You can understand Nelson’s confusion at the story’s reception. Marsh indeed wrote “an incredibly positive article,” filled with smart observations that help explain what makes Lamar such a powerful artist. On first read, I didn’t quite understand the outrage either.
But that fact shows just how pervasive the problem here is. Even when praising rap, it’s easy to reinforce old, destructive stereotypes about it. It’s especially unfortunate in this case because Lamar’s whole act helps to remind his listeners that hip hop and the inner city aren’t just pop-culture motifs: They’re real places filled with real people who have real lives.
Read more. [Image: GQ]
The Riddler And The Penguin Charged With Conspiracy And Kidnapping; Duo Faces Long Prison Terms Thanks To Batkid
SAN FRANCISCO/GOTHAM – Edward “E.” Nigma, aka, “The Riddler,” and Oswald Chesterfield Cobblepot, aka, “The Penguin” were formally arrested today and charged with multiple counts of conspiracy and kidnapping for their all too familiar villainous ways in Gotham City, according to Melinda Haag, U.S. Attorney for the Northern District of California and FBI Special Agent in Charge David J. Johnson. …
The Assistant U.S. Attorneys all want to prosecute this case, and are currently drawing straws to see who will have the honor. This will presumably be the easiest case in U.S. Attorney history thanks to Batkid, who pretty much was able to not only capture the humanity of this great city, but was also able to capture all of the Riddler’s and Penguin’s crimes on video. The prosecution is the result of a multi-agency investigation led from a cave in a location we cannot disclose.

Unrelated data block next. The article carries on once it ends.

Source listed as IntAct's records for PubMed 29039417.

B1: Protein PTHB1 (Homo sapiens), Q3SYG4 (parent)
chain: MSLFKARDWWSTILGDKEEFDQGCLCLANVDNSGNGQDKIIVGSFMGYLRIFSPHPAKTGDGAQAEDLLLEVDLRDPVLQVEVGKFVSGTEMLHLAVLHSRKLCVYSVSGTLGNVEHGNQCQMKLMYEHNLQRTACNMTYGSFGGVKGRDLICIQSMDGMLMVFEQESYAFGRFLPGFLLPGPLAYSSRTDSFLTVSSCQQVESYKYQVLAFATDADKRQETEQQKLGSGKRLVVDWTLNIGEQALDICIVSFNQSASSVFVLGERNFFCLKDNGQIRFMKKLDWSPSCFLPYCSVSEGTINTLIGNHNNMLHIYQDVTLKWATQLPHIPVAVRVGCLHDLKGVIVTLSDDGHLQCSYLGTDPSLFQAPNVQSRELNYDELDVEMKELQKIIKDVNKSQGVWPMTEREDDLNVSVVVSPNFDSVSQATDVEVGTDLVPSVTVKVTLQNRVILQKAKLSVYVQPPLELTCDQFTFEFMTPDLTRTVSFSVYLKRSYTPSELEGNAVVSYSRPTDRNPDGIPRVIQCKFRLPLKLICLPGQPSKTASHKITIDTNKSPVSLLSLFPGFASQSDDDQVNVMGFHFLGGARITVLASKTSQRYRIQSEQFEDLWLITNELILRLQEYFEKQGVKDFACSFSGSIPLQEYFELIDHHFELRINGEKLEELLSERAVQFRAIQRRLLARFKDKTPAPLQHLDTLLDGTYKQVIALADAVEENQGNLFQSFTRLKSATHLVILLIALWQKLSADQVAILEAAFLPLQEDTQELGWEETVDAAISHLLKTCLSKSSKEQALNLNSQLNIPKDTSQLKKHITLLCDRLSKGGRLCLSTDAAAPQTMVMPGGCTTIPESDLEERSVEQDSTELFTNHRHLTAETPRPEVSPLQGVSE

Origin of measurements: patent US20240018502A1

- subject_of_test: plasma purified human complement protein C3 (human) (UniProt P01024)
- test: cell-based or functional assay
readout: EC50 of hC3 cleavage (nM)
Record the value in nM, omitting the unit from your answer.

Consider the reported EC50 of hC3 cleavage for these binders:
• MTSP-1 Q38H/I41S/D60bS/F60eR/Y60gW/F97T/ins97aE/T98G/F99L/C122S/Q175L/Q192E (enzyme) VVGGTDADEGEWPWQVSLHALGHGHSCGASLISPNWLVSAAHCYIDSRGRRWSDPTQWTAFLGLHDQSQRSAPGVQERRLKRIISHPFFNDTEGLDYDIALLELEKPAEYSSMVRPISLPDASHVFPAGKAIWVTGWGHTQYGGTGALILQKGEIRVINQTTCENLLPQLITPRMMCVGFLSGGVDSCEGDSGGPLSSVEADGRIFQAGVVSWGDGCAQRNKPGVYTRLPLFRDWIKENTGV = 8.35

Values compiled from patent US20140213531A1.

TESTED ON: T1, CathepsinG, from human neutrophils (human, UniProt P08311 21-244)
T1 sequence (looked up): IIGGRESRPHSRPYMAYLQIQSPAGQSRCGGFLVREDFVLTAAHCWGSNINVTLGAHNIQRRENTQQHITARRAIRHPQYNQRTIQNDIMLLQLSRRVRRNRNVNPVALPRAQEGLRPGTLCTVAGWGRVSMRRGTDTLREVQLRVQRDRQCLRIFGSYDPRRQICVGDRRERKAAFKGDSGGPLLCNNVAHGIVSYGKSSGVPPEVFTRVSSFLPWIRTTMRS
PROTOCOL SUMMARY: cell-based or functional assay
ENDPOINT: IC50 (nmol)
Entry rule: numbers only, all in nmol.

Read more here. U.S. Department of Justice, United States Attorney’s Office, Northern District of California
How to Help Philippines Typhoon Victims
As the full scale of the devastation wrought across the islands of the Philippines over the weekend by Typhoon Haiyan came into fuller view on Monday, governments around the world have pledged aid to the victims. The Pentagon has dispatched an advance team of 90 marines and sailors, and U.S.A.I.D. has pledged emergency shelter and hygiene materials and 55 tons of food. The American Embassy in Manila has donated $100,000 for water and sanitation assistance.
Below is a list of contact information for some organizations that plan to provide relief to victims of the typhoon, called Yolanda in the Philippines. The New York Times does not certify the charities’ fund allocations or administrative costs. More information about giving, for this and other causes, is available online from the GuideStar database on nonprofit agencies.
The New York Times, "How To Help Philippines Typhoon Victims" by Liam Stack and Robert Mackey, November 11, 2013.
Roy Choi ushered in a food truck “new wave” in Los Angeles, making street fare edgier, tastier. Five years ago, he and a partner launched Kogi — Korean for meat — with a small fleet of trucks offering up a Korean-Mexican fusion that inspired food entrepreneurs in cities across America where the trend caught fire. His signature creation? The short rib taco: warm tortillas, Korean barbecue beef, cilantro-onion-and lime, topped with a spicy-soy slaw.
NPR, “LA Food Truck King Tells His Story, One Recipe At A Time” by Renee Montagne, November 5, 2013.